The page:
A vernacular, or vernacular language, is the lect used in everyday life by the common people of a specific population. It is distinguished from national, liturgical or scientific idiom, or a lingua franca, used to facilitate communication across a large area, it is native spoken informally rather than written and seen as of lower status than more codified forms. It can be regional dialect, sociolect or an independent language. In the context of language standardization, the term "vernacular" is used to refer to nonstandard dialects of a certain language, as opposed to its prestige normative forms. Usage of the word "vernacular" is not recent. In 1688, James Howell wrote: Concerning Italy, doubtless there were divers before the Latin did spread all over that Country. Here, mother language and dialect are in use in a modern sense. According to Merriam-Webster, "vernacular" was brought into the English language as early as 1601 from the Latin vernaculus, in figurative use in Classical Latin as "national" and "domestic", having been derived from vernus and verna, a male or female slave born in the house rather than abroad.
The figurative meaning was broadened from vernacula. Varro, the classical Latin grammarian, used the term vocabula vernacula, "termes de la langue nationale" or "vocabulary of the national language" as opposed to foreign words. In general linguistics, a vernacular is contrasted with a lingua franca, a third-party language in which persons speaking different vernaculars not understood by each other may communicate. For instance, in Western Europe until the 17th century, most scholarly works had been written in Latin, serving as a lingua franca. Works written in Romance languages are said to be in the vernacular; the Divina Commedia, the Cantar de Mio Cid, The Song of Roland are examples of early vernacular literature in Italian and French, respectively. In Europe, Latin was used instead of vernacular languages in varying forms until c. 1701, in its latter stage as New Latin. In religion, Protestantism was a driving force in the use of the vernacular in Christian Europe, the Bible being translated from Latin into vernacular languages with such works as the Bible in Dutch: published in 1526 by Jacob van Liesvelt.
In Catholicism, vernacular bibles were provided, but Latin was used at Tridentine Mass until the Second Vatican Council of 1965. Certain groups, notably Traditionalist Catholics, continue to practice Latin Mass. In Eastern Orthodox Church, four Gospels translated to vernacular Ukrainian language in 1561 are known as Peresopnytsia Gospel. In India, the 12th century Bhakti movement led to the translation of Sanskrit texts to the vernacular. In science, an early user of the vernacular was Galileo, writing in Italian c. 1600, though some of his works remained in Latin. A example is Isaac Newton, whose 1687 Principia was in Latin, but whose 1704 Opticks was in English. Latin continues to be used in certain fields of science, notably binomial nomenclature in biology, while other fields such as mathematics use vernacular. In diplomacy, French displaced Latin in Europe in the 1710s, due to the military power of Louis XIV of France. Certain languages have both a classical form and various vernacular forms, with two used examples being Arabic and Chinese: see Varieties of Arabic and Chinese language.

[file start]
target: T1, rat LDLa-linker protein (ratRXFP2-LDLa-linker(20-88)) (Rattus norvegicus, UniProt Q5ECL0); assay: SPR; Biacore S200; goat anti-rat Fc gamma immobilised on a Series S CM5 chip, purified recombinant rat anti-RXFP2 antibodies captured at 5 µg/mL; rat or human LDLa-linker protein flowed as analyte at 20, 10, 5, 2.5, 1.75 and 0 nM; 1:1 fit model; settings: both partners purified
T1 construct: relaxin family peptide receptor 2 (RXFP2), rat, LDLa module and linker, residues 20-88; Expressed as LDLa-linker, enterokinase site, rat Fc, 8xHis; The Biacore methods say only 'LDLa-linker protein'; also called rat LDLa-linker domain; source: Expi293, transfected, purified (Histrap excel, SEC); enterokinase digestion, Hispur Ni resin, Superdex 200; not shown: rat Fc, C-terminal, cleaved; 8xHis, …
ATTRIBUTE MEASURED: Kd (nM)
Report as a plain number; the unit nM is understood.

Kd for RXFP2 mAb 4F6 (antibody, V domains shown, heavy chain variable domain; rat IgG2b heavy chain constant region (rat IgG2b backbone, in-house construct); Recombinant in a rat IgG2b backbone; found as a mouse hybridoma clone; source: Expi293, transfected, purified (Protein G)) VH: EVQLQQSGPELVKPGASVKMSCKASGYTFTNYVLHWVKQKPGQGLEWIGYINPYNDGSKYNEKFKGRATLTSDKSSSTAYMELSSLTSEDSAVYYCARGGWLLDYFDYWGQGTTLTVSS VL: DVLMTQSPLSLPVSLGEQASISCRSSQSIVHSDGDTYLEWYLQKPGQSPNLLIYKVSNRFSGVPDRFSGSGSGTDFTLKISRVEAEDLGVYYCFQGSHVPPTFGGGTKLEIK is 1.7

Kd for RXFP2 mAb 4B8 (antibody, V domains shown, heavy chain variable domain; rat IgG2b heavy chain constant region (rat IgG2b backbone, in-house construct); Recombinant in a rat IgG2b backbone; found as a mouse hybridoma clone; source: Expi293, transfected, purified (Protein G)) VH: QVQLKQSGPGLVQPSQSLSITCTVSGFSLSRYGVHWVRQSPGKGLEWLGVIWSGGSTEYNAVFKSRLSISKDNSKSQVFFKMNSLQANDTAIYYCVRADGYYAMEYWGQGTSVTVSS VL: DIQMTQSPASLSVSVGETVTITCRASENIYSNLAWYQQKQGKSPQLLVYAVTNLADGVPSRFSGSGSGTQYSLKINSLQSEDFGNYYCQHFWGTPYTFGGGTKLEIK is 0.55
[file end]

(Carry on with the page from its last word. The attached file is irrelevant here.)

In the 1920s, due to the May Fourth Movement, Classical Chinese was replaced by written vernacular Chinese. The vernacular is often contrasted with a liturgical language, a specialized use of a former lingua franca. For example, until the 1960s, Roman Rite Catholics held Masses in Latin rather than in vernaculars. In Hindu culture, traditionally religious or scholarly works were written in Sanskrit or in Tamil in Tamil country. Sanskrit was a lingua franca among the non-Indo-European languages of the Indian subcontinent and became more of one as the spoken language, or prakrits, began to diverge from it in different regions. With the rise of the bhakti movement from the 12th century onwards, religious works were created in the other languages: Hindi, Kannada and many others. For example, the Ramayana, one of Hinduism's sacred epics in Sanskrit, had vernacular versions such as Ranganadha Ramayanam composed in Telugu by Gona Buddha Reddy in the 15th century; these circumstances are a contrast between a vernacular and language variant used by the same speakers
Augustine of Canterbury
Augustine of Canterbury was a Benedictine monk who became the first Archbishop of Canterbury in the year 597. He is considered the "Apostle to the English" and a founder of the English Church. Augustine was the prior of a monastery in Rome when Pope Gregory the Great chose him in 595 to lead a mission known as the Gregorian mission, to Britain to Christianize King Æthelberht and his Kingdom of Kent from Anglo-Saxon paganism. Kent was chosen because Æthelberht had married a Christian princess, daughter of Charibert I the King of Paris, expected to exert some influence over her husband. Before reaching Kent, the missionaries had considered turning back, but Gregory urged them on, in 597, Augustine landed on the Isle of Thanet and proceeded to Æthelberht's main town of Canterbury. King Æthelberht converted to Christianity and allowed the missionaries to preach giving them land to found a monastery outside the city walls. Augustine was consecrated as a bishop and converted many of the king's subjects, including thousands during a mass baptism on Christmas Day in 597.